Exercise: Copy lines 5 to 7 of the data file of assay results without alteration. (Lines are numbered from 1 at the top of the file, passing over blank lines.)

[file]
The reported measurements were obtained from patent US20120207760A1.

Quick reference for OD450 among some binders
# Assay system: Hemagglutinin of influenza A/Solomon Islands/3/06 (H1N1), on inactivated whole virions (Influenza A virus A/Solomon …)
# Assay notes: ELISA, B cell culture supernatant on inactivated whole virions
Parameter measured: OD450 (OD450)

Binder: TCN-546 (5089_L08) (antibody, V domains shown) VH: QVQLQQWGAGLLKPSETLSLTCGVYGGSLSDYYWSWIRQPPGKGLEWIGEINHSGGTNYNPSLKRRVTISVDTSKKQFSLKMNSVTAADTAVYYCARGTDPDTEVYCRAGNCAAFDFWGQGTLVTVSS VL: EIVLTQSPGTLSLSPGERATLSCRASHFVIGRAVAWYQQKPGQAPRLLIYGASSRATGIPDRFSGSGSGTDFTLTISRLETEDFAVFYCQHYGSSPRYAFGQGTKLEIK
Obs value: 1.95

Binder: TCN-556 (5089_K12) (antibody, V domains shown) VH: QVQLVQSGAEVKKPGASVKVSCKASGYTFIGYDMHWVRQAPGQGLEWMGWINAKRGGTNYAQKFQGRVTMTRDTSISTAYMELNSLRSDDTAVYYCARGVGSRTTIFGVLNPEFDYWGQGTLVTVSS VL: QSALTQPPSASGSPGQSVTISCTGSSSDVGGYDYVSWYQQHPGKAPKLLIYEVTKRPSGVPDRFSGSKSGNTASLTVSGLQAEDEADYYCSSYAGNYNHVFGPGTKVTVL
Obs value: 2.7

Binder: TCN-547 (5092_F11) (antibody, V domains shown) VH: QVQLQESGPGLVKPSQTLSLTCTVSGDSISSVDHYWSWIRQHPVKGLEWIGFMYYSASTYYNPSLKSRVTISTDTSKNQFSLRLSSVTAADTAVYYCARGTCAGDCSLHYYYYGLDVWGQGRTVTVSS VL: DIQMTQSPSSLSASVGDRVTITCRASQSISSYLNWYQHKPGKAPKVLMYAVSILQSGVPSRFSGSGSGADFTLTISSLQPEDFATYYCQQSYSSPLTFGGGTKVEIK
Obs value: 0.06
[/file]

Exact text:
Parameter measured: OD450 (OD450)

Binder: TCN-546 (5089_L08) (antibody, V domains shown) VH: QVQLQQWGAGLLKPSETLSLTCGVYGGSLSDYYWSWIRQPPGKGLEWIGEINHSGGTNYNPSLKRRVTISVDTSKKQFSLKMNSVTAADTAVYYCARGTDPDTEVYCRAGNCAAFDFWGQGTLVTVSS VL: EIVLTQSPGTLSLSPGERATLSCRASHFVIGRAVAWYQQKPGQAPRLLIYGASSRATGIPDRFSGSGSGTDFTLTISRLETEDFAVFYCQHYGSSPRYAFGQGTKLEIK
Obs value: 1.95